Mass. Senate Race A Battle Over Who's More Populist

Elizabeth Warren speaks in October during a debate for the U.S. Senate seat in Massachusetts held by Republican Scott Brown. The race has become a contest of who is the "real" populist. i i

Elizabeth Warren speaks in October during a debate for the U.S. Senate seat in Massachusetts held by Republican Scott Brown. The race has become a contest of who is the "real" populist. Elise Amendola/AP hide caption

itoggle caption Elise Amendola/AP
Elizabeth Warren speaks in October during a debate for the U.S. Senate seat in Massachusetts held by Republican Scott Brown. The race has become a contest of who is the "real" populist.

Elizabeth Warren speaks in October during a debate for the U.S. Senate seat in Massachusetts held by Republican Scott Brown. The race has become a contest of who is the "real" populist.

Elise Amendola/AP

Republican Scott Brown of Massachusetts made a point of calling Ted Kennedy's old U.S. Senate seat the "people's seat," and he won it in large part by casting himself as the opposite of that glamorous and privileged dynasty.

Brown won in a special election in 2010. Now, Democrat Elizabeth Warren, a Harvard Law professor and Wall Street watchdog, is raising Democrats' hopes they can win the seat back. Just months after announcing her first-ever candidacy, polls show Warren pulling out ahead of Brown.

The race so far is shaping up to be a contest of who is the "real" populist.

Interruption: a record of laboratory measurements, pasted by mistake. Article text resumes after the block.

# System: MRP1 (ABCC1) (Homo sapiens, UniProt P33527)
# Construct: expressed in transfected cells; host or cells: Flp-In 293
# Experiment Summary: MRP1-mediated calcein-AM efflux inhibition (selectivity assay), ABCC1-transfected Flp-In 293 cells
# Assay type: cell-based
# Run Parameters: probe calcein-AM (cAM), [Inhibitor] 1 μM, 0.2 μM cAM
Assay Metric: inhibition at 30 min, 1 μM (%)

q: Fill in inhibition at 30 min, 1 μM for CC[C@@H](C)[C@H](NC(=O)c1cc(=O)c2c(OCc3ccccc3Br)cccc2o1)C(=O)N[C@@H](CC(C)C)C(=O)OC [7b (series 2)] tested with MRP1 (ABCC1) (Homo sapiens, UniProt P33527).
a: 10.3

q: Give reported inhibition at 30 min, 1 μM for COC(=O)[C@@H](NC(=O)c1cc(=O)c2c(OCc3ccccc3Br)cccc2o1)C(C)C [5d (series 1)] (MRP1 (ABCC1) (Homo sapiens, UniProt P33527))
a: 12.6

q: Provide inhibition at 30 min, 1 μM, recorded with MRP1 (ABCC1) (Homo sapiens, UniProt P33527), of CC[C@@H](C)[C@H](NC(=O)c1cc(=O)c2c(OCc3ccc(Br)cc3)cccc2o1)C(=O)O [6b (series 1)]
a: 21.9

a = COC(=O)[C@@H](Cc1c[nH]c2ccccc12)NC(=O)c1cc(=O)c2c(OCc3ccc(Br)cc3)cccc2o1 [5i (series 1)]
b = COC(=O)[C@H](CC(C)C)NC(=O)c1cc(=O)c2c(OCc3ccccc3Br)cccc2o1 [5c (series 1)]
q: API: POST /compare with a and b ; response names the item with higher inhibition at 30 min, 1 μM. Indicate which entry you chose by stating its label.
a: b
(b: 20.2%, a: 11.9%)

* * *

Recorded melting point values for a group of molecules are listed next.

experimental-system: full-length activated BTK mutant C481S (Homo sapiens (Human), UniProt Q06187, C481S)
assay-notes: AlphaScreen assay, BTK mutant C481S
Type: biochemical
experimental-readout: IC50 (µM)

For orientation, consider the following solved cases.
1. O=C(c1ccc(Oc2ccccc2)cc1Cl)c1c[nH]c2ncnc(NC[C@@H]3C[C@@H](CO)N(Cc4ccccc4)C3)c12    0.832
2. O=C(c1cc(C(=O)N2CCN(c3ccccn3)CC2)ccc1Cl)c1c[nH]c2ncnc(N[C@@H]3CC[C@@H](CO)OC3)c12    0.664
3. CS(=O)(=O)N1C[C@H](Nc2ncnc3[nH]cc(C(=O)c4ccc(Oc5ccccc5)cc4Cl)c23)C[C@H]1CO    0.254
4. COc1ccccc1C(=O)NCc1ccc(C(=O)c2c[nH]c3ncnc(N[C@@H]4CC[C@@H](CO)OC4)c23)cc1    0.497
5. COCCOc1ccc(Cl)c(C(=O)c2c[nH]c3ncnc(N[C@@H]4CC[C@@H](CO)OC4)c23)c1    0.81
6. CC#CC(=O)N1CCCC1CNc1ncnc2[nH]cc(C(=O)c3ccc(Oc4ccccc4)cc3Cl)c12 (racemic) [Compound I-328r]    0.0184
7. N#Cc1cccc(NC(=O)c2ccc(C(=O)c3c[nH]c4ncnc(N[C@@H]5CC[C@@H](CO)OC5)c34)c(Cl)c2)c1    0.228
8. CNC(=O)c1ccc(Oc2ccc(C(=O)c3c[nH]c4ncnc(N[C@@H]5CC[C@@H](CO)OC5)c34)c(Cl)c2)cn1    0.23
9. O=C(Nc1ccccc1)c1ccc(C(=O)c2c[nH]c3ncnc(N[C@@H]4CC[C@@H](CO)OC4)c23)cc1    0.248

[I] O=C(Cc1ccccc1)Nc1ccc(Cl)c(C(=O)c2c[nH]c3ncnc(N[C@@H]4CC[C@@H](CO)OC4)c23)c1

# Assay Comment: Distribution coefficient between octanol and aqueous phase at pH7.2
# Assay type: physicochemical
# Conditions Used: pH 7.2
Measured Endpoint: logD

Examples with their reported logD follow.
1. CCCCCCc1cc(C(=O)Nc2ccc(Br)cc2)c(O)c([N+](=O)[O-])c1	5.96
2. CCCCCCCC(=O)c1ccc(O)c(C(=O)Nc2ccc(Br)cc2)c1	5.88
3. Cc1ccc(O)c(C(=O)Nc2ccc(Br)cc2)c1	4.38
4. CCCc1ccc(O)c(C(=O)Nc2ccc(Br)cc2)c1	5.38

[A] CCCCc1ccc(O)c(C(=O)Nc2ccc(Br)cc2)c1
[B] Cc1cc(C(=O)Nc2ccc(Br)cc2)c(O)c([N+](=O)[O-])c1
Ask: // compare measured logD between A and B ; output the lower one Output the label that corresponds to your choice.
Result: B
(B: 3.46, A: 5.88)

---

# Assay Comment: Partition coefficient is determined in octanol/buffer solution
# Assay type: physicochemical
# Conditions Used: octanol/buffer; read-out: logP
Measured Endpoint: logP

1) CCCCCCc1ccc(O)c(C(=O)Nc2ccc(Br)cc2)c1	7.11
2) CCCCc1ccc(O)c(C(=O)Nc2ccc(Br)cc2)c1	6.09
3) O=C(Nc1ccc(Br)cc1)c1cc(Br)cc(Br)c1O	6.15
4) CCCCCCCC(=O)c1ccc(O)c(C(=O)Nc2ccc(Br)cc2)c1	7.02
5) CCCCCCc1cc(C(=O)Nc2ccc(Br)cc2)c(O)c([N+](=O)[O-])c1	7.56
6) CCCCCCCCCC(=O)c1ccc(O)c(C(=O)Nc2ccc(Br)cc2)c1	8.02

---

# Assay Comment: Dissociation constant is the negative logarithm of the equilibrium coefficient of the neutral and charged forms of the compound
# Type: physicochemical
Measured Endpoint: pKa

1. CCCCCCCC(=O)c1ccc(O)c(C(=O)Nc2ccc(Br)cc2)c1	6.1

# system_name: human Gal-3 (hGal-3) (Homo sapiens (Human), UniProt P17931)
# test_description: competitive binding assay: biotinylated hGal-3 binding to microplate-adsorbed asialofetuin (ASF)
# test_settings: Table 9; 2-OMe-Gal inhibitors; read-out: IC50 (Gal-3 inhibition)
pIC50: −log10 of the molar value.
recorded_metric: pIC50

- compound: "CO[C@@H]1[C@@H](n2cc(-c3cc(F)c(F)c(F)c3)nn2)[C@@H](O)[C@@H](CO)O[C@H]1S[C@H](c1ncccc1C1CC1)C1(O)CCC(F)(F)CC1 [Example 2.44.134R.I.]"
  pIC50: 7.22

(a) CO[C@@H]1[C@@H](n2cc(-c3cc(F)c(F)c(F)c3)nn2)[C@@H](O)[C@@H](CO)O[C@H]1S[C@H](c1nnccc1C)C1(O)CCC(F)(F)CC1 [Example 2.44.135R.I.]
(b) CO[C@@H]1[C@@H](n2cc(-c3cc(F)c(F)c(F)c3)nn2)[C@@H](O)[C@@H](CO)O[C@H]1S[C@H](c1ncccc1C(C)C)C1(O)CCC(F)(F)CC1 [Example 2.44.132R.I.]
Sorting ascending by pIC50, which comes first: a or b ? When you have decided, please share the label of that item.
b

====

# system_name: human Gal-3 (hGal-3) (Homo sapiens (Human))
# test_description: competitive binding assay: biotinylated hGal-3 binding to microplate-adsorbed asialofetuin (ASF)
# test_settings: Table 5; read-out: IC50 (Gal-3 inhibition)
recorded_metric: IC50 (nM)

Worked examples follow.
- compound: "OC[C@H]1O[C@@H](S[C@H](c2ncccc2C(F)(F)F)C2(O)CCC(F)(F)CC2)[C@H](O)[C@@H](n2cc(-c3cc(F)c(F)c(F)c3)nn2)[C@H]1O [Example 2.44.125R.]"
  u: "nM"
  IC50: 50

Who Had It Worse?

One ad features Brown's green pickup truck and worn-out barn coat. He stresses his hard-knocks upbringing by a single mom on and off welfare. He pretty much had that market cornered in the last election — but not this time.

"I grew up on the ragged edge of the middle class, and I know it's hard out there," Warren says in her ad.

Warren entered the race swinging back against Republican suggestions that she's part of the out-of-touch Harvard elite. Brown's camp calls her "Professor Warren" every chance it gets, trying to box her in as an ivory-tower type — someone more likely to share a chardonnay than kick back with a beer.

But Warren is telling a different story, of her Oklahoma childhood. "We lost our car, the medical bills piled up. My mom went to work at Sears answering phones so that we could make the mortgage payments," she says in her ad.

It became a game of one downs-manship.

Her father was a maintenance man. His father abandoned him, and his stepfathers abused him.

She was so hard up, she started waiting tables at 13. He was so desperate for cash, he posed nude for a Cosmo centerfold.

"You know, I didn't go to Harvard," he says, "I went to the school of hard knocks, and I did whatever I had to do to pay for school."

'Regular People'

Republican consultant Todd Domke says the candidates appear to be competing in an American-Idol-style contest for who has the "best sob story." He says the decades-old tales-of-woe may end up doing little for either the now-incumbent U.S. senator or the law professor turned presidential adviser. Both are now pulling in millions of dollars in white-collar donations.

Indeed, the candidates' battle-of-the-bios has already become the stuff of parody.